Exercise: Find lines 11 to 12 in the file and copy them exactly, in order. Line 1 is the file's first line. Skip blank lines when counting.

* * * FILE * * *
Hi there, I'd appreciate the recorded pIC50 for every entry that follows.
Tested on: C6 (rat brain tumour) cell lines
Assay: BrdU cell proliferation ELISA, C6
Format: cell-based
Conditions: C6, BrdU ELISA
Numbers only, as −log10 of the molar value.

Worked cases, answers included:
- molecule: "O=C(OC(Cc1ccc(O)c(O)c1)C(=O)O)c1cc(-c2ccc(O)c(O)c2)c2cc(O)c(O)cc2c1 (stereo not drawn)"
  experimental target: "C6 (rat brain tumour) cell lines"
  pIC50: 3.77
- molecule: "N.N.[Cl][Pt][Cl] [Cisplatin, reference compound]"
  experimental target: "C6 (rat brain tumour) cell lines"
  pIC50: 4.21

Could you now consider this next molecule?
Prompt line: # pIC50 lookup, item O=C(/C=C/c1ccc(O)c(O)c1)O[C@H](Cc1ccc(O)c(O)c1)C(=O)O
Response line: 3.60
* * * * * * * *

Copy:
- molecule: "N.N.[Cl][Pt][Cl] [Cisplatin, reference compound]"
  experimental target: "C6 (rat brain tumour) cell lines"